Ottawa/Fraser Valley – The NEB National Energy Board, said yes to the expansion and twinning of the Kinder Morgan Trans Mountain Pipeline which rolls through the Fraser Valley and onto Burnaby. There are 157 conditions placed on this before Ottawa makes their decision, possibly in November.
The BC Chamber of Commerce approves the decision:
The BC Chamber welcomes the National Energy Board’s conditional approval of the Trans Mountain expansion project and urges the federal government to accept the recommendation and approve the project.
“Natural resources remain by far Canada’s largest export sector,” said Abbotsford Chamber President Josh Bach. “More than that, they are an important calling card on the world stage. As we look to expand trade beyond the US to Asia and Europe, our resources will be one of the key reasons why businesses and government leaders in these regions take our phone call.”
“This project is a big economic win for B.C. and for Canada,” added Maureen Kirkbride, BC
Chamber interim CEO. “This project will bring construction, operations and other indirect jobs to
B.C., while enabling our national oil resources to reach Asian markets.”
The BC Chamber has been a vocal supporter of the need to add additional pipeline capacity to the West Coast.
“Oil is a major source of Canada’s resource wealth and it’s currently getting trapped inland,” said Kirkbride. “This is a national problem and we need to stand with our fellow Canadians – and in particular, our Albertan neighbours – to support solutions.”
While the NEB decision is a step forward for the project, the federal government has announced that the project will now face an additional assessment process before it will receive a final decision. The BC Chamber will be closely watching this new process.
“It’s always disappointing to see goalposts moved midway through an approval process,” Kirkbride said. “We urge the federal government to honour the original approval timelines so as to avoid the additional impact of project delays.”
Kirkbride underlined the private sector’s need for certainty and predictability. “For businesses, the bottom line is always certainty and predictability,” she said. “For Canada to compete for private-sector investment dollars, we need to provide the predictable processes that businesses require – or we’ll sacrifice the jobs and economic benefits that those investments deliver.”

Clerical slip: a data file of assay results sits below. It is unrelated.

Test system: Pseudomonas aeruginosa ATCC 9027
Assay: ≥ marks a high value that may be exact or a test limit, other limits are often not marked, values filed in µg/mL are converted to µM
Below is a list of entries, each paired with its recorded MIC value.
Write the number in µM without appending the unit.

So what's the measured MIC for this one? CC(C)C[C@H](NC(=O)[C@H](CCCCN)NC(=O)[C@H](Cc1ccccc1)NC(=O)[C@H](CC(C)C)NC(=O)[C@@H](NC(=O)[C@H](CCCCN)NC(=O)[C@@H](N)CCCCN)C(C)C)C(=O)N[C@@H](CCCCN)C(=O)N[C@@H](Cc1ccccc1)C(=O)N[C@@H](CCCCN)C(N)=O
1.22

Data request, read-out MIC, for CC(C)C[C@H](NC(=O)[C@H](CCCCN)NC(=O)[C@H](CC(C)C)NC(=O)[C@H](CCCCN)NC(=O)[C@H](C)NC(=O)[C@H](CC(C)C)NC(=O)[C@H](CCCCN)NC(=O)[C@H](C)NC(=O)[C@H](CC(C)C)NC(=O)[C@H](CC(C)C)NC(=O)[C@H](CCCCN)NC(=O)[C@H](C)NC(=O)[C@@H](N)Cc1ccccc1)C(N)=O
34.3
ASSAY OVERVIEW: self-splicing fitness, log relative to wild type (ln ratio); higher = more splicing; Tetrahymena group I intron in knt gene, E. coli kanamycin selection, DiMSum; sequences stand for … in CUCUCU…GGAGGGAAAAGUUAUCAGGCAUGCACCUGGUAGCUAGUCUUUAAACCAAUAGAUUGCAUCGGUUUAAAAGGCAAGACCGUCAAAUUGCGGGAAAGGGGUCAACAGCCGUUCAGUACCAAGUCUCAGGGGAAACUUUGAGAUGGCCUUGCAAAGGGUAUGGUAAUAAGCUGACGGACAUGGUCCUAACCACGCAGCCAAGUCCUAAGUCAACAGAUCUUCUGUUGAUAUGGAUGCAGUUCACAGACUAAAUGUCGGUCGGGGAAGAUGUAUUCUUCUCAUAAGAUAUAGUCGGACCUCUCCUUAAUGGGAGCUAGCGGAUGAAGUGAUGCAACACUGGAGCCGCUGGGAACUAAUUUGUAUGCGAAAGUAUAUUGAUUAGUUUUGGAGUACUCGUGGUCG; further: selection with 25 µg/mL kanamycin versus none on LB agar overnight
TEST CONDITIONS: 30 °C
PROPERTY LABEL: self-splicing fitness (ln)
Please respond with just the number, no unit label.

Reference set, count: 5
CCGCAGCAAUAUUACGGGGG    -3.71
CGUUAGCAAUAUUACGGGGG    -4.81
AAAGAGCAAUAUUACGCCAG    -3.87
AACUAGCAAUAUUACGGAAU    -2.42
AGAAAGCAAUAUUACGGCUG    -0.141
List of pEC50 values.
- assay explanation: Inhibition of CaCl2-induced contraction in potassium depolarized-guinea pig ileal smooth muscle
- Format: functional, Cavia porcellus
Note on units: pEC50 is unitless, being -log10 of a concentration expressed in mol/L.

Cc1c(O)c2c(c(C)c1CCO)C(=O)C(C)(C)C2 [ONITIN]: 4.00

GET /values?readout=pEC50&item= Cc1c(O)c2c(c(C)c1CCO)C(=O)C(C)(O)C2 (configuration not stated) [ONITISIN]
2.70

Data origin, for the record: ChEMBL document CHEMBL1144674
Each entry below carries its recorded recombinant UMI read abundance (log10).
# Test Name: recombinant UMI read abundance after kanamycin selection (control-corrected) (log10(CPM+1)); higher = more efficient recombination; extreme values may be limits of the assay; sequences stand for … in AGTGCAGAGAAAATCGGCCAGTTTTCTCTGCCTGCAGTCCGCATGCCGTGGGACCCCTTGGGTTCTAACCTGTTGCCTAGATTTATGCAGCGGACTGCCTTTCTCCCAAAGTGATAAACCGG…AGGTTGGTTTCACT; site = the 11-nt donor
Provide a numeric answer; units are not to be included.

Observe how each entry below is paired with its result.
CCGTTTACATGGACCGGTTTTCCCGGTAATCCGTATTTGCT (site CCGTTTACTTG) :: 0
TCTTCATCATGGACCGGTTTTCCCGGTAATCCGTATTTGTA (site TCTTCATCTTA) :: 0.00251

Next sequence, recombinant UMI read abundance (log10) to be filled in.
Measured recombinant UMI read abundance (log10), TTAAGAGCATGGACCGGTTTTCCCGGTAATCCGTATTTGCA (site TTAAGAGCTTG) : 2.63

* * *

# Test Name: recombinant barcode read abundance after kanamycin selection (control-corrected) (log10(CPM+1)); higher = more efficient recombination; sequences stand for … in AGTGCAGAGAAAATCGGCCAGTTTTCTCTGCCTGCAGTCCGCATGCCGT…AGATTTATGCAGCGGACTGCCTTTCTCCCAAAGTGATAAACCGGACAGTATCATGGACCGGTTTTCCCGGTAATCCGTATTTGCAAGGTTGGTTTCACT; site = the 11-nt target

Vancouver Mayor Gregor Robertson is not happy with the decision, calling it misguided.
Chilliwack Mayor Sharon Gaetz also Chairs the FVRD Fraser Valley Regional District. Her office told FVN that the report is over 500 pages with 157 conditions for the Trans Mountain project. FVRD’s legal counsel will review the full report and will provide information to the Board for their consideration. As Mayor Gaetz is the Chair, she will have something to share after that time.
Surrey Board of Trade “Applauds” the Decision:
The Surrey Board of Trade is pleased the National Energy Board has recommended the federal government approve the Trans Mountain Expansion Project, and believes the expansion will have a significant economic impact to Surrey, BC and Canada.
“Surrey residents will see substantial benefits as a result of the expansion. The City will collect over a million dollars in taxes annually, which will help pay for the services we all enjoy,” says Anita Huberman, CEO of the Surrey Board of Trade (SBOT). “The Project will result in over a billion dollars of construction spending in the region, which create will a significant number of jobs focused on manufacturing goods, supplies, and vendors that will be needed during construction.”